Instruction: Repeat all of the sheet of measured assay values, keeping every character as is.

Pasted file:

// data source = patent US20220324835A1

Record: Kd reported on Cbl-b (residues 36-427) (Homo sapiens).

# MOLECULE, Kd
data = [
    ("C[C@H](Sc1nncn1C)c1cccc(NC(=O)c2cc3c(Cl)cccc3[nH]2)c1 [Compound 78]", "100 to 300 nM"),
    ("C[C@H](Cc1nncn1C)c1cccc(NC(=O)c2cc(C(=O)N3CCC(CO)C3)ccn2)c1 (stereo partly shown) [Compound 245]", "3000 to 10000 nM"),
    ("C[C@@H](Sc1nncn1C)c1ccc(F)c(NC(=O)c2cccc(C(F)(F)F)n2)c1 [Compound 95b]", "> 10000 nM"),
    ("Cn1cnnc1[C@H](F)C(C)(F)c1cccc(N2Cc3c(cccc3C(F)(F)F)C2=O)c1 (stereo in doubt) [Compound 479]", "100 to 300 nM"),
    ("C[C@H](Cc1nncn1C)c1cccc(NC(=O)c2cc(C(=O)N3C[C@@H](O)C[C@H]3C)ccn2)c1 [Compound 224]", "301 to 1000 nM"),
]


// data source = patent US20220324835A1

Record: Kd reported on Cbl-b (residues 36-427) (Homo sapiens).

# MOLECULE, Kd
data = [
    ("C[C@H](Sc1nncn1C)c1cccc(NC(=O)c2cc3c(Cl)cccc3[nH]2)c1 [Compound 78]", "100 to 300 nM"),
    ("C[C@H](Cc1nncn1C)c1cccc(NC(=O)c2cc(C(=O)N3CCC(CO)C3)ccn2)c1 (stereo partly shown) [Compound 245]", "3000 to 10000 nM"),
    ("C[C@@H](Sc1nncn1C)c1ccc(F)c(NC(=O)c2cccc(C(F)(F)F)n2)c1 [Compound 95b]", "> 10000 nM"),
    ("Cn1cnnc1[C@H](F)C(C)(F)c1cccc(N2Cc3c(cccc3C(F)(F)F)C2=O)c1 (stereo in doubt) [Compound 479]", "100 to 300 nM"),
    ("C[C@H](Cc1nncn1C)c1cccc(NC(=O)c2cc(C(=O)N3C[C@@H](O)C[C@H]3C)ccn2)c1 [Compound 224]", "301 to 1000 nM"),
]